Although many cruise lines have stopped anchoring in Turkey, Celestyal still visits Kusadasi, with no sign of trouble when we were there, everything business as usual, and visitors warmly welcomed. The excursion to Ephesus remains on one's must-do list. This fascinating city, the second largest in the Roman empire with a population of 250,000, boasts beautiful architectural remnants of temples, carvings and terraced homes, adorned with smooth marble, frescoed walls and stone pillars. The technology employed to build the city with copper insulated pipes, hot water heating and sewage disposal was well beyond their time. Excavations began on Ephesus in 1869, and to date, only half completed. It's estimated another 200 years will be required before the city is fully unearthed.
Mykonos & Santorini
We visited Mykonos in the evening with excursions mainly walking tours around the beautiful village with its charming narrow streets and iconic windmills. Dinner is recommended at one of the waterfront restaurants or cafes that line the main square. Here eight years ago, I notice how commercialized Mykonos has become. Quiet alleys are now bloated with bars, lounges and shops that sell designer fashions and souvenirs.
In 2018, Celestyal will add overnight stays in Mykonos and Santorini to its 7-night "Idyllic Aegean" itinerary. Mykonos enjoys vibrant nightlife after the sun sets, and speaking of sunsets, Santorini is THE place in Greece to catch the best. We arrived just in time. At dusk, throngs of visitors line the streets and cafes in the village of Oia (pronounced Eea) to admire this natural wonder. We sat at an open-air bar with a glass of Vinsanto, a dessert wine produced in Santorini, and on cue, the blazing sun set in the ocean, promoting loud, appreciative applause. Fighting our way back to the tour bus was anticlimactic with alleys jammed with thousands trying to make their way out of Oia after the sunset. An overnight allows guests to linger, perhaps enjoy a tasty meal overlooking the scenic vista and return to the ship at their leisure.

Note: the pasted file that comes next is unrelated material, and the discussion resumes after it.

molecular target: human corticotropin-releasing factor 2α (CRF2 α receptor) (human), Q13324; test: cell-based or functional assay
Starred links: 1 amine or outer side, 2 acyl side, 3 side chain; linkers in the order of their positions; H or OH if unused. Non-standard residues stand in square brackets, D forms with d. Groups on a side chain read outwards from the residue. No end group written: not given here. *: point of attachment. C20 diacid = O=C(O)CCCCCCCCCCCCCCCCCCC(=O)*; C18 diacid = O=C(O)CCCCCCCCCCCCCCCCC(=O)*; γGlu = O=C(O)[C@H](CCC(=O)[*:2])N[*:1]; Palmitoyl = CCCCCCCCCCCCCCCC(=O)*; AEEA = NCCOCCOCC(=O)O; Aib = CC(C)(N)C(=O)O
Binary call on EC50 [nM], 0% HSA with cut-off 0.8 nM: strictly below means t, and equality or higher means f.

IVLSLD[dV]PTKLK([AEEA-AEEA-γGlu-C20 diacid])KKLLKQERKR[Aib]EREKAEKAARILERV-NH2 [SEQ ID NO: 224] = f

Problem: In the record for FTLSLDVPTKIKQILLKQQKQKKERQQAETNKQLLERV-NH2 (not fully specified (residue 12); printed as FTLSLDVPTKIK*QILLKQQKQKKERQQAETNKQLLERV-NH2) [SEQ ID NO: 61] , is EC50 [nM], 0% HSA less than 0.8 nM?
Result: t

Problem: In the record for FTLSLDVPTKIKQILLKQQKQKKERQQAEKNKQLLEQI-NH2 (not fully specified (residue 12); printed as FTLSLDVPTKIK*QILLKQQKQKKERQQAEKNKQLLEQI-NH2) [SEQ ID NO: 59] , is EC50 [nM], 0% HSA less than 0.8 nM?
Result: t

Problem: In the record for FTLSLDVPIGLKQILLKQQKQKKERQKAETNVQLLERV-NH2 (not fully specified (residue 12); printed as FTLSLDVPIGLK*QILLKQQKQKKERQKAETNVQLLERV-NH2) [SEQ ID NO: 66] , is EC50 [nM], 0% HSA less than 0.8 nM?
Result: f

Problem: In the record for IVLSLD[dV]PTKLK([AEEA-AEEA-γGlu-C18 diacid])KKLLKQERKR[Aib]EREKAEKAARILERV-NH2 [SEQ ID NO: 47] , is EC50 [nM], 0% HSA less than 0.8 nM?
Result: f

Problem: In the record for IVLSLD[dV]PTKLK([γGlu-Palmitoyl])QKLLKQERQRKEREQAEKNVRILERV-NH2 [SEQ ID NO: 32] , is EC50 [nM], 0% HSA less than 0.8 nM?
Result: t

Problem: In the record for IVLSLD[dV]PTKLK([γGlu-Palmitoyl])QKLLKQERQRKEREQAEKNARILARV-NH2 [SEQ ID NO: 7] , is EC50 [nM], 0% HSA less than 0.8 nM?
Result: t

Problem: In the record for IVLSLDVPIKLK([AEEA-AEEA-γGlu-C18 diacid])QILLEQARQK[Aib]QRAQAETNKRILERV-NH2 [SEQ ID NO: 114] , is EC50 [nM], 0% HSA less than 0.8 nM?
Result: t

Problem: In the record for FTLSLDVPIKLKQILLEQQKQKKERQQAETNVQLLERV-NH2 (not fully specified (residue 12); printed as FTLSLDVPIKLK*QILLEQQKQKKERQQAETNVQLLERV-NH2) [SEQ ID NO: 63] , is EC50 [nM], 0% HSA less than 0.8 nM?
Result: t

Celestyal Cruises, headquartered in Athens, was rebranded from Louis Cruise Line in 2014. It operates three ships in the Greek Islands and Cuba. The Celestyal Olympia was built in 1982. Ship buffs may recognize her profile as the former Royal Caribbean Song of America with the signature Viking Crown Lounge. Typical of older ships, standard staterooms are small at 120 square feet, and only the top two suite categories provide balconies. The refurbished ship retains classic features such as a wraparound promenade and wide, open, teak decks for sunning and lounging, perfect for the Aegean climate. All public areas are pleasantly comfortable, but keep in mind that this is an older vessel and cannot be compared to large, new ships on the market. The focus is definitely on the destination. If you are looking for a comfortable way to see multiple Greek islands without changing hotels and living out of a suitcase, Celestyal is the way to go.